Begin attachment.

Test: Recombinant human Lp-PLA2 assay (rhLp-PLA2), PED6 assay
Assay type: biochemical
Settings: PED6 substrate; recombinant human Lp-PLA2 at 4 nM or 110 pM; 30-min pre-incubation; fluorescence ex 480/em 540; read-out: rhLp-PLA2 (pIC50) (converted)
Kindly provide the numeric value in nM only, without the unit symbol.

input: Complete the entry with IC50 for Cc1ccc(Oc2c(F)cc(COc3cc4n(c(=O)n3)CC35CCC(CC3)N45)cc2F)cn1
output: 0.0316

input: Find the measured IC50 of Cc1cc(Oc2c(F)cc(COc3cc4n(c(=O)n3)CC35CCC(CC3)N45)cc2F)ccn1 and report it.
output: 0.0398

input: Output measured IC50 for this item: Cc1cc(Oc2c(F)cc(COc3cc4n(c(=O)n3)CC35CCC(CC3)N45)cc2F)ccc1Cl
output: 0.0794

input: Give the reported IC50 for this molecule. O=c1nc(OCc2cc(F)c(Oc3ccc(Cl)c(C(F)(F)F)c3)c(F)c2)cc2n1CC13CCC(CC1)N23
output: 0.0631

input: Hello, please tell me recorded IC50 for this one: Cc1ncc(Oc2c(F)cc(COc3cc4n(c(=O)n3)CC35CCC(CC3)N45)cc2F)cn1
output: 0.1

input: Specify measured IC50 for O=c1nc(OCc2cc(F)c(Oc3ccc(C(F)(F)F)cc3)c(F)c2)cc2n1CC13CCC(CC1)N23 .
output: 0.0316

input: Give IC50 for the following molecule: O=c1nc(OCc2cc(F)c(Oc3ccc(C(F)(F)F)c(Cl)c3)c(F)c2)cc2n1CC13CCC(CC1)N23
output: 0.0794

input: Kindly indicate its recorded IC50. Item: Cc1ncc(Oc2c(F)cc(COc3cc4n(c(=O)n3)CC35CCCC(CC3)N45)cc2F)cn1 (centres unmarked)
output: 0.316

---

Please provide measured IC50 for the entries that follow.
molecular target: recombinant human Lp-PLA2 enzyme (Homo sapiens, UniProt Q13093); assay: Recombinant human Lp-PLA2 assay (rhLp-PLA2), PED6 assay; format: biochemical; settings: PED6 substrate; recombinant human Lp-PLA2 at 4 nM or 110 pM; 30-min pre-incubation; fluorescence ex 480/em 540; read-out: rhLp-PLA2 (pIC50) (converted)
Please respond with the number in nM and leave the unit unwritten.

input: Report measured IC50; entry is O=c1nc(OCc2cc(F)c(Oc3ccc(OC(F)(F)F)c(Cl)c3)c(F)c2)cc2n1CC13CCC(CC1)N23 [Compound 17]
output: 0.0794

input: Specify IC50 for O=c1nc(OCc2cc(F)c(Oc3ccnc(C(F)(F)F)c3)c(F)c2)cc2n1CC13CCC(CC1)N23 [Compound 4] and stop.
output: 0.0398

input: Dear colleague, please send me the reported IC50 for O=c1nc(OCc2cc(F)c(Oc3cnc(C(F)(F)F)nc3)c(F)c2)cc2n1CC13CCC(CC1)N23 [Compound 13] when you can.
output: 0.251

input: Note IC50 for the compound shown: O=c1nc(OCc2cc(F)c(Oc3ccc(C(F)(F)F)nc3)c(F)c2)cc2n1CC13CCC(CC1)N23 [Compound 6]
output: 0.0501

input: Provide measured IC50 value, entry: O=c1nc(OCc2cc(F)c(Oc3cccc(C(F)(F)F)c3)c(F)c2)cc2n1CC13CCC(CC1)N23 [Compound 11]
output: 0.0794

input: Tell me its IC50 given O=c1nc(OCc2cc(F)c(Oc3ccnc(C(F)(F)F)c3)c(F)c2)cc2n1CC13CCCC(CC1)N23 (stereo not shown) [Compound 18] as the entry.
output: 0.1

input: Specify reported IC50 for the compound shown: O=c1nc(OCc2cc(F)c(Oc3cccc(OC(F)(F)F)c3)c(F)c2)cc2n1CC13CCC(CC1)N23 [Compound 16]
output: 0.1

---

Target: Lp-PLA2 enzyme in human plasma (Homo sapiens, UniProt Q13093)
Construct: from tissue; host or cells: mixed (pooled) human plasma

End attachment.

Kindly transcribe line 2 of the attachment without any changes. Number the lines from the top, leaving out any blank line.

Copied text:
Assay type: biochemical